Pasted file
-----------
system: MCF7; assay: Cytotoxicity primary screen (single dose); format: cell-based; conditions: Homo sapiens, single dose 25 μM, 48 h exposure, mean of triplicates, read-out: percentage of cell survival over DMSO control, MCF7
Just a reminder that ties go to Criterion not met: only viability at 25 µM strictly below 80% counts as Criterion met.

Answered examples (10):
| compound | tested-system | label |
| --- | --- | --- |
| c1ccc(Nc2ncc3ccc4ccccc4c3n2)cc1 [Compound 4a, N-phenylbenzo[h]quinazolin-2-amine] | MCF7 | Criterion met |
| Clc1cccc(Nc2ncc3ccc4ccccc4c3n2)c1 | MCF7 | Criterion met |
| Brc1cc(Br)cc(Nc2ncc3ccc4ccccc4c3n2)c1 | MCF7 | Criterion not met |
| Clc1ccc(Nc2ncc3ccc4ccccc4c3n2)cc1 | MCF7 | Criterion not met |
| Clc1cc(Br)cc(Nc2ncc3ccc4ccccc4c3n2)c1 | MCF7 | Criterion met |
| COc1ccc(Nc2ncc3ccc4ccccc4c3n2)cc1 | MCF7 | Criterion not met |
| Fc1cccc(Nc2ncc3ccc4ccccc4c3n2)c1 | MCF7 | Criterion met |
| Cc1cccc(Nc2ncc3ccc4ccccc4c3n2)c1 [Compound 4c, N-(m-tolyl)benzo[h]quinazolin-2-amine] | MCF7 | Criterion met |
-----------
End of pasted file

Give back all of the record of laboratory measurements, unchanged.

system: MCF7; assay: Cytotoxicity primary screen (single dose); format: cell-based; conditions: Homo sapiens, single dose 25 μM, 48 h exposure, mean of triplicates, read-out: percentage of cell survival over DMSO control, MCF7
Just a reminder that ties go to Criterion not met: only viability at 25 µM strictly below 80% counts as Criterion met.

Answered examples (10):
| compound | tested-system | label |
| --- | --- | --- |
| c1ccc(Nc2ncc3ccc4ccccc4c3n2)cc1 [Compound 4a, N-phenylbenzo[h]quinazolin-2-amine] | MCF7 | Criterion met |
| Clc1cccc(Nc2ncc3ccc4ccccc4c3n2)c1 | MCF7 | Criterion met |
| Brc1cc(Br)cc(Nc2ncc3ccc4ccccc4c3n2)c1 | MCF7 | Criterion not met |
| Clc1ccc(Nc2ncc3ccc4ccccc4c3n2)cc1 | MCF7 | Criterion not met |
| Clc1cc(Br)cc(Nc2ncc3ccc4ccccc4c3n2)c1 | MCF7 | Criterion met |
| COc1ccc(Nc2ncc3ccc4ccccc4c3n2)cc1 | MCF7 | Criterion not met |
| Fc1cccc(Nc2ncc3ccc4ccccc4c3n2)c1 | MCF7 | Criterion met |
| Cc1cccc(Nc2ncc3ccc4ccccc4c3n2)c1 [Compound 4c, N-(m-tolyl)benzo[h]quinazolin-2-amine] | MCF7 | Criterion met |